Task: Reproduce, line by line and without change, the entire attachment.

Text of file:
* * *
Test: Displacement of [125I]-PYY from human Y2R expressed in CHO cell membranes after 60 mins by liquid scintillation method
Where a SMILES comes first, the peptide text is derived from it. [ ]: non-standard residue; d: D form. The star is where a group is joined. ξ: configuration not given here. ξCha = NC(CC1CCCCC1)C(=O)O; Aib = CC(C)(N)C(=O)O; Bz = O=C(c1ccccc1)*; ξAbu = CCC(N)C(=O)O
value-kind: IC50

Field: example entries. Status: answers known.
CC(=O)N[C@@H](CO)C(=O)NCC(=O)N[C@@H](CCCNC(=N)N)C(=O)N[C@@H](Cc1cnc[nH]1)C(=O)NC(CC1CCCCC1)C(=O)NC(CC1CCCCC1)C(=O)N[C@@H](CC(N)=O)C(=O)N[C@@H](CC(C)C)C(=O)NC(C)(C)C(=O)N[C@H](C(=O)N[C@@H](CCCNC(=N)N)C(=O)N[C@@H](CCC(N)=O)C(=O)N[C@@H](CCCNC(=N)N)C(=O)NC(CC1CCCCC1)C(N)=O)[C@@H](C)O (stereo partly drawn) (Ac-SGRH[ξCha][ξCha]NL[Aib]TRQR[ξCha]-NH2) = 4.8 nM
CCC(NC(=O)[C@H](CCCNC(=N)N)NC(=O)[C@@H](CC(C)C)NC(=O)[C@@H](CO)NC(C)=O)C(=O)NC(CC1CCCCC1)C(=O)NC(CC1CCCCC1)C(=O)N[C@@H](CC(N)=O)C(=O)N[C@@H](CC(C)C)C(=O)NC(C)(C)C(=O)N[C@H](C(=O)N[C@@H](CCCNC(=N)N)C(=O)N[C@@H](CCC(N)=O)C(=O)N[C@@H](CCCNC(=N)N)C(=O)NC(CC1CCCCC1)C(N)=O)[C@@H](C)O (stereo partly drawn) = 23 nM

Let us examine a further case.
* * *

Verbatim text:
Test: Displacement of [125I]-PYY from human Y2R expressed in CHO cell membranes after 60 mins by liquid scintillation method
Where a SMILES comes first, the peptide text is derived from it. [ ]: non-standard residue; d: D form. The star is where a group is joined. ξ: configuration not given here. ξCha = NC(CC1CCCCC1)C(=O)O; Aib = CC(C)(N)C(=O)O; Bz = O=C(c1ccccc1)*; ξAbu = CCC(N)C(=O)O
value-kind: IC50

Field: example entries. Status: answers known.
CC(=O)N[C@@H](CO)C(=O)NCC(=O)N[C@@H](CCCNC(=N)N)C(=O)N[C@@H](Cc1cnc[nH]1)C(=O)NC(CC1CCCCC1)C(=O)NC(CC1CCCCC1)C(=O)N[C@@H](CC(N)=O)C(=O)N[C@@H](CC(C)C)C(=O)NC(C)(C)C(=O)N[C@H](C(=O)N[C@@H](CCCNC(=N)N)C(=O)N[C@@H](CCC(N)=O)C(=O)N[C@@H](CCCNC(=N)N)C(=O)NC(CC1CCCCC1)C(N)=O)[C@@H](C)O (stereo partly drawn) (Ac-SGRH[ξCha][ξCha]NL[Aib]TRQR[ξCha]-NH2) = 4.8 nM
CCC(NC(=O)[C@H](CCCNC(=N)N)NC(=O)[C@@H](CC(C)C)NC(=O)[C@@H](CO)NC(C)=O)C(=O)NC(CC1CCCCC1)C(=O)NC(CC1CCCCC1)C(=O)N[C@@H](CC(N)=O)C(=O)N[C@@H](CC(C)C)C(=O)NC(C)(C)C(=O)N[C@H](C(=O)N[C@@H](CCCNC(=N)N)C(=O)N[C@@H](CCC(N)=O)C(=O)N[C@@H](CCCNC(=N)N)C(=O)NC(CC1CCCCC1)C(N)=O)[C@@H](C)O (stereo partly drawn) = 23 nM

Let us examine a further case.